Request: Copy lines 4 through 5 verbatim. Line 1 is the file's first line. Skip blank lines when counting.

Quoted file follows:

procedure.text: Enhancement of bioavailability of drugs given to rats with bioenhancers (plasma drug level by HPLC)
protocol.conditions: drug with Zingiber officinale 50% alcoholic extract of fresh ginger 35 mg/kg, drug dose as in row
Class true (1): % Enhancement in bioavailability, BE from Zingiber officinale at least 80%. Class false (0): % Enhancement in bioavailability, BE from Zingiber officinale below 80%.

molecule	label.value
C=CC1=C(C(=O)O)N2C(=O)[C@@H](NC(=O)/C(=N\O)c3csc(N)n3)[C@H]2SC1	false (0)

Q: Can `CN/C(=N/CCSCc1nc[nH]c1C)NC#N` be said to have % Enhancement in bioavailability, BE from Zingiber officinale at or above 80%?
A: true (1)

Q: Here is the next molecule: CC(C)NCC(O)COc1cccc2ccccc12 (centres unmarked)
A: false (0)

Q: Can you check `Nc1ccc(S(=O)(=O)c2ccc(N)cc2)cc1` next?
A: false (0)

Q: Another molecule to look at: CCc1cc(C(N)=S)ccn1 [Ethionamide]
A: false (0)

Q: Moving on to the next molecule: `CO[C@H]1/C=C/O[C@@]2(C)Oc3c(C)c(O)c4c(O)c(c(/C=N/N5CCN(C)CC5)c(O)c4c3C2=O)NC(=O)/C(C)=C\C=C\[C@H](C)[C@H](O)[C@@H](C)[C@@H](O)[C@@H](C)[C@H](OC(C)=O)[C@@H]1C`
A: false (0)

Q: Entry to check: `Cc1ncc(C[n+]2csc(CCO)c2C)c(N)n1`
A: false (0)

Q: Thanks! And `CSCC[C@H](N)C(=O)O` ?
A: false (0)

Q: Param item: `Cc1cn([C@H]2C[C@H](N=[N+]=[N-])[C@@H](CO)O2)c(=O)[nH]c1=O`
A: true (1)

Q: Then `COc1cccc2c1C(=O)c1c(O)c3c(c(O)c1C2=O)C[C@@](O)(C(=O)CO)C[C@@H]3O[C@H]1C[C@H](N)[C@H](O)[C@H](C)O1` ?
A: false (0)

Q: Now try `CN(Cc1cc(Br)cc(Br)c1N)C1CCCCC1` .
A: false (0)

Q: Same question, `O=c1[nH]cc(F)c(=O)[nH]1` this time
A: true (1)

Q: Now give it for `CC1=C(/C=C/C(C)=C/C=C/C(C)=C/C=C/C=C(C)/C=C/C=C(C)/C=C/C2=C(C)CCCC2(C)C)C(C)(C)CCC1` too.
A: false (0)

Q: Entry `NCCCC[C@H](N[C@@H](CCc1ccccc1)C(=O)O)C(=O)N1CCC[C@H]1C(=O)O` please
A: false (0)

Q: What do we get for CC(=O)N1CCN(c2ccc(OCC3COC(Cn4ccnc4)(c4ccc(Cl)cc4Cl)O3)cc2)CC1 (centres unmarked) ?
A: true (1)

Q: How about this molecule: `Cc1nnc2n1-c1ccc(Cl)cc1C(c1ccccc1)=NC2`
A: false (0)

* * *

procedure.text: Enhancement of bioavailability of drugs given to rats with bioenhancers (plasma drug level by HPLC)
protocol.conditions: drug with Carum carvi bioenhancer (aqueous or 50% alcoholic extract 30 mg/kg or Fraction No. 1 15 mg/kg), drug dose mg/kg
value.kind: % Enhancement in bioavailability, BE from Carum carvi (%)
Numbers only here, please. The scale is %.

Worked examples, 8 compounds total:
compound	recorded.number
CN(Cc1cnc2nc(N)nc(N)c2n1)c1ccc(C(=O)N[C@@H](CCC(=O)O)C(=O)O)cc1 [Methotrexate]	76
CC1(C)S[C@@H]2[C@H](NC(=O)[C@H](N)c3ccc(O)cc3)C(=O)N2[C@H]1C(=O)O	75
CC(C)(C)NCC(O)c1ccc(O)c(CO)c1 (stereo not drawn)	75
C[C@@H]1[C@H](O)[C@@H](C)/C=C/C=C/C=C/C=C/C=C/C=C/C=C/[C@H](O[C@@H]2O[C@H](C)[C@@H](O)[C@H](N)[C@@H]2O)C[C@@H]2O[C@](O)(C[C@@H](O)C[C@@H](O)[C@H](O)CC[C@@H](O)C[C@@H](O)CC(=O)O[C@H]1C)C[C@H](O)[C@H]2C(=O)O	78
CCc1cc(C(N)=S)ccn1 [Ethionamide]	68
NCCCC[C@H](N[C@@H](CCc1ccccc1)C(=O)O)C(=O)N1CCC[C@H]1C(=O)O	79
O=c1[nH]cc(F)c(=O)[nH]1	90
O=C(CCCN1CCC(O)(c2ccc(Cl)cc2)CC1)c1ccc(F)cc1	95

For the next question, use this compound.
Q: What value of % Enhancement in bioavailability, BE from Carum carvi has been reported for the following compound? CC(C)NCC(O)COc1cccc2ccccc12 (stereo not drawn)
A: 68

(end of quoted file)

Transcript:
molecule	label.value
C=CC1=C(C(=O)O)N2C(=O)[C@@H](NC(=O)/C(=N\O)c3csc(N)n3)[C@H]2SC1	false (0)